'Breaking Dawn - Part 2': The Reviews Are In!

Finale has received best reviews in 'Twilight' history, with one critic saying the cast 'brings liveliness to a franchise known for being soulless.'

At this point in the lengthy, angst-ridden and obsessed about nature of "The Twilight Saga," all signs point to the fact that the final film in the franchise, "Breaking Dawn - Part 2," is going to be a massive hit. The experts are predicting potential record-breaking-type box office numbers and there are millions of fans who have already bought tickets, so with all that monetary ammunition, does it really matter what the critics think? Do reviews for "Breaking Dawn - Part 2" need to be written?

Perhaps it's not a question of need but want, because the critical mass seemed to want to write all about how Stephenie Meyer's vampire soap opera comes to an end and surprisingly enough, more liked it than did not, which makes "Breaking Dawn - Part 2" the least hated movie of the franchise. Prepare yourself for one last bite as we hunt through the "Breaking Dawn - Part 2" reviews!

The Plot

"After Bella (Kristen Stewart) nearly died during pregnancy in the last movie, her undead husband, Edward (Robert Pattinson), saved her by piercing her neck, thus at long last making a vampire out of her. Now with newborn Renesmee, baby makes three. Played by what look like digitally altered tots and an actual flesh-and-blood girl (Mackenzie Foy), Renesmee is the nominal centerpiece for the final movie and its reason for being. As half-human, half-vampire, and conceived while Bella was still breathing, Renesmee turns out to be an instant problem child. Not only does she look as creepy as the baby Brad Pitt in "The Curious Case of Benjamin Button," she's sprouting as fast as a magical beanstalk and, worse yet, has attracted the attention of the Volturi, a vampire coven in Italy with papal-like authority. Led by Aro (a fabulous, flamboyant Michael Sheen), the Volturi come to believe that Renesmee is an "immortal child" whose milk teeth will instigate a large-scale calamity." -- Manohla Dargis,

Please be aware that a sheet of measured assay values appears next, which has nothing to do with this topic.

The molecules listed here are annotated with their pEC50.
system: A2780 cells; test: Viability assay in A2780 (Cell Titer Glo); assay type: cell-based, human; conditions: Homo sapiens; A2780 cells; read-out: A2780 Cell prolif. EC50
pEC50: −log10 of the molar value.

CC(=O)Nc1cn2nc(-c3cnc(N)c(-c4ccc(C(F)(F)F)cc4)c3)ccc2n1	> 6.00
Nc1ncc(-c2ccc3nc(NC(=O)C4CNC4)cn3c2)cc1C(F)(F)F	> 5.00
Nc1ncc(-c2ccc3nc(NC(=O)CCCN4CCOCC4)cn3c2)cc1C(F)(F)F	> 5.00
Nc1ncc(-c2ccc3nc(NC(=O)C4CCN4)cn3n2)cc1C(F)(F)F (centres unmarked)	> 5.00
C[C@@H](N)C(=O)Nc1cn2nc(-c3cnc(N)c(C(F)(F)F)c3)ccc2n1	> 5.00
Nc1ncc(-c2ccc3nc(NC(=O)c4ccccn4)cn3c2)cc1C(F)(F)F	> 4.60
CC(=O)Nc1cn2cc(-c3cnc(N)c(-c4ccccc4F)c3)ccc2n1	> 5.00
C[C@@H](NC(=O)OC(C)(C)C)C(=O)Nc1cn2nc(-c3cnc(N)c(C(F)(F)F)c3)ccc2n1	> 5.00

The Performances

"Packed with an absurd amount of backstory and mythology-twisting plot points (some vampires can shoot lightning now?), Condon and series screenwriter Melissa Rosenberg mine revel in the beefed up ensemble of 'Breaking Dawn - Part 2' and thanks to a wildly funny cast, it never feels like pointless deviation. Along with the usual suspects, Lee Pace adds swagger to the series as a grungy alt-rock vampire, Noel Fisher appears as a hilarious over-the-top, battle-ready Russian coven member, and Michael Sheen returns has Volturi head honcho Aro and steels the show. Flamboyant, diabolical, and a steady stream of maniacal laughter, Sheen owns Condon's high camp vision for Twilight and he lights up the screen. There are a few throw away nations of vampires -- the oddly stereotypical Egyptian and Amazonians sects are there mostly there to off-set the extreme whiteness-- but the actors involved bring liveliness to a franchise known for being soulless. Even Stewart, Pattinson, and Taylor Lautner give personal bests in this installment -- a scene between Bella and her dad Charlie (Billy Burke) is genuinely heartfelt while Jacob's overprotective hero schtick finally lands." -- Matt Patches,

The Long Goodbye

"By the time the great vampire showdown finally got started, I was good and done with 'Breaking Dawn - Part 2.' But the big action scene is so campily over the top -- with one twist so unforeseeable -- that it sent me out on a burst of grudging goodwill. The film's endlessly drawn-out ending, with its multiple spoken and written iterations of the book's last word, 'forever,' over an image of the matte-skinned, cultishly beatific Cullens, may be the scariest moment in the whole pulpy yet vital Twilight series -- a teenage girl's fantasy of perfect domestic contentment, frozen in time and doomed to last forever." -- Dana Stevens,

The Final Word

" 'Breaking Dawn - Part 2' starts off slow but gathers momentum, and that's because, with Bella and Edward united against the Volturi, the picture has a real threat. It's structured as a classic monster-movie showdown, and when the two are standing with their ragtag rebel team in the Northwest snow, facing Aro and his monk-hooded Volturi army, the film takes off -- into eye-popping violence and spectacle. ...And wait until you get to the twist ending! It's one of the most shocking moments in the series, yet also one of the lightest. It made me realize that, as narratively lumpy as they can be, I like the 'Twilight' films because they're really about the eternal movie romance of vampires at play." -- Owen Gleiberman, Entertainment Weekly

Check out everything we've got on "Breaking Dawn - Part2."